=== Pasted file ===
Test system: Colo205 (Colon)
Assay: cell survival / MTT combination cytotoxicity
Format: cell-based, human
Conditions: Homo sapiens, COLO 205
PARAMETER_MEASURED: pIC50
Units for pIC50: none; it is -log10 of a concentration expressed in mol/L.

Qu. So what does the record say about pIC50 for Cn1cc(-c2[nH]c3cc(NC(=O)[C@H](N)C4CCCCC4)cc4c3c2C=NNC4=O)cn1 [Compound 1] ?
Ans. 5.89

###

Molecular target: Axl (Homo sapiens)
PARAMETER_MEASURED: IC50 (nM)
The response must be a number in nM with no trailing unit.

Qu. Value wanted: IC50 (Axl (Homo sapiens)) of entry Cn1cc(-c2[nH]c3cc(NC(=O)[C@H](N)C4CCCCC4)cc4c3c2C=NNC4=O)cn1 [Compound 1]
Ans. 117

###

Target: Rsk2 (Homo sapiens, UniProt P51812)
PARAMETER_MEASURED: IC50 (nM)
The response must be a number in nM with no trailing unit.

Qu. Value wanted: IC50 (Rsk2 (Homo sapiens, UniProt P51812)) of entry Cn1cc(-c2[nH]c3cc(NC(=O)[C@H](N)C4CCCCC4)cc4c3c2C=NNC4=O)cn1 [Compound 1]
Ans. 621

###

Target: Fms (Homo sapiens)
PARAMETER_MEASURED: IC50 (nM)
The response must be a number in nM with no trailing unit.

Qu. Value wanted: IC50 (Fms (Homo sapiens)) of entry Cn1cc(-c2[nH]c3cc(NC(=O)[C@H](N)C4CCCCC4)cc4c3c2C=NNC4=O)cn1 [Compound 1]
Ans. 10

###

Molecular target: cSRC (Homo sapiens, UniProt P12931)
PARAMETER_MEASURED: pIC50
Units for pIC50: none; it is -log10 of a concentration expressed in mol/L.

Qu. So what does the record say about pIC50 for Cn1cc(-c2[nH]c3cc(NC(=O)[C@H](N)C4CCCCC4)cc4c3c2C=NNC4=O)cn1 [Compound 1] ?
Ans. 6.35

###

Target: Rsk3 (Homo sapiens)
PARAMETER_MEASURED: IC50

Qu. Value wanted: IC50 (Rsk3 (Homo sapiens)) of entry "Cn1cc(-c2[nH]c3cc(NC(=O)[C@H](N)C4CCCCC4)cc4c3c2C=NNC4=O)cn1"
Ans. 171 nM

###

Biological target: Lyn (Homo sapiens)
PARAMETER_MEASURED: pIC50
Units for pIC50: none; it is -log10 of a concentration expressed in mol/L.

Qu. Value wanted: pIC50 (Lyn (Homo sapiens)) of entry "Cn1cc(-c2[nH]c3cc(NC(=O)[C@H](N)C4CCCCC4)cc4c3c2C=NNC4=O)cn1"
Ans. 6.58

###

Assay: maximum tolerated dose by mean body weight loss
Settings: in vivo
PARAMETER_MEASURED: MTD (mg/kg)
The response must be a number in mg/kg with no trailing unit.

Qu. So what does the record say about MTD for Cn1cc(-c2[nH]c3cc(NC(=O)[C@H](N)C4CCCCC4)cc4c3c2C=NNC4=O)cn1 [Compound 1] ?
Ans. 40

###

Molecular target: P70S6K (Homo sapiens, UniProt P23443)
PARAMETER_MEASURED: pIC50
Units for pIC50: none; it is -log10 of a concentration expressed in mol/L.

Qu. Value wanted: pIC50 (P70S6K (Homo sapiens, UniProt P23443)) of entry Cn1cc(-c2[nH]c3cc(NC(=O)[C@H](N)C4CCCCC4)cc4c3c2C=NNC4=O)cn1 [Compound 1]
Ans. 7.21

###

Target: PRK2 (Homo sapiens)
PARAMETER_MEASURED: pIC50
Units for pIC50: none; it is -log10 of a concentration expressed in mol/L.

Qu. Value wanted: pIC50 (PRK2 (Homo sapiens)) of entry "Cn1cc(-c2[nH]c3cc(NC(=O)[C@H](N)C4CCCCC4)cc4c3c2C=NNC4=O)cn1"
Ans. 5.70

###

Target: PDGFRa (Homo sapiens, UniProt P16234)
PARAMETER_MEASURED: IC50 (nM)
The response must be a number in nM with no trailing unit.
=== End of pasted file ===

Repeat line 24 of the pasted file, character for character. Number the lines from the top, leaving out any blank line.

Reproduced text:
The response must be a number in nM with no trailing unit.